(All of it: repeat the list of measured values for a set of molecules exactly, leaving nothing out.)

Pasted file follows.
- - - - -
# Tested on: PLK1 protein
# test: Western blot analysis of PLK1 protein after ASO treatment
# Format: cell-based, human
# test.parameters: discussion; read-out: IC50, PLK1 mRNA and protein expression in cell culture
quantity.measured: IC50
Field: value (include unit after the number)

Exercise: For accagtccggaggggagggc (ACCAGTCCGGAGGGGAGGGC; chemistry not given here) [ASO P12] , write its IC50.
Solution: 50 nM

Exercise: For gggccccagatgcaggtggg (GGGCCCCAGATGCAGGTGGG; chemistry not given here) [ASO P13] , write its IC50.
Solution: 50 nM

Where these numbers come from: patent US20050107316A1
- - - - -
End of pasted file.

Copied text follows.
# Tested on: PLK1 protein
# test: Western blot analysis of PLK1 protein after ASO treatment
# Format: cell-based, human
# test.parameters: discussion; read-out: IC50, PLK1 mRNA and protein expression in cell culture
quantity.measured: IC50
Field: value (include unit after the number)

Exercise: For accagtccggaggggagggc (ACCAGTCCGGAGGGGAGGGC; chemistry not given here) [ASO P12] , write its IC50.
Solution: 50 nM

Exercise: For gggccccagatgcaggtggg (GGGCCCCAGATGCAGGTGGG; chemistry not given here) [ASO P13] , write its IC50.
Solution: 50 nM

Where these numbers come from: patent US20050107316A1